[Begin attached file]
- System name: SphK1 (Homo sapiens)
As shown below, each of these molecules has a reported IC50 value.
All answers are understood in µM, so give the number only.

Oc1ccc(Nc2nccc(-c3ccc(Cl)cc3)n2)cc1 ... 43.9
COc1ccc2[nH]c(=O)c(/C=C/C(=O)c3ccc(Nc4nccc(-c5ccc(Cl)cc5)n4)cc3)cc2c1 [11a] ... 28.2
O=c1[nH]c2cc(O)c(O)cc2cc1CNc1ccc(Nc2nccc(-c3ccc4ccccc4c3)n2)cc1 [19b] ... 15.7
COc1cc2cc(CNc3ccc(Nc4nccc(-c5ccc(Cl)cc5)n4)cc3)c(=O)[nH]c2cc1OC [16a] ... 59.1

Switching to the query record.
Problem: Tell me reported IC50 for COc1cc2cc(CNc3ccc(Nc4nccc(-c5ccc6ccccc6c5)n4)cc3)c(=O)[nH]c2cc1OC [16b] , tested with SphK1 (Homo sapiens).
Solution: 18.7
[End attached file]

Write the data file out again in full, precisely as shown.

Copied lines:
- System name: SphK1 (Homo sapiens)
As shown below, each of these molecules has a reported IC50 value.
All answers are understood in µM, so give the number only.

Oc1ccc(Nc2nccc(-c3ccc(Cl)cc3)n2)cc1 ... 43.9
COc1ccc2[nH]c(=O)c(/C=C/C(=O)c3ccc(Nc4nccc(-c5ccc(Cl)cc5)n4)cc3)cc2c1 [11a] ... 28.2
O=c1[nH]c2cc(O)c(O)cc2cc1CNc1ccc(Nc2nccc(-c3ccc4ccccc4c3)n2)cc1 [19b] ... 15.7
COc1cc2cc(CNc3ccc(Nc4nccc(-c5ccc(Cl)cc5)n4)cc3)c(=O)[nH]c2cc1OC [16a] ... 59.1

Switching to the query record.
Problem: Tell me reported IC50 for COc1cc2cc(CNc3ccc(Nc4nccc(-c5ccc6ccccc6c5)n4)cc3)c(=O)[nH]c2cc1OC [16b] , tested with SphK1 (Homo sapiens).
Solution: 18.7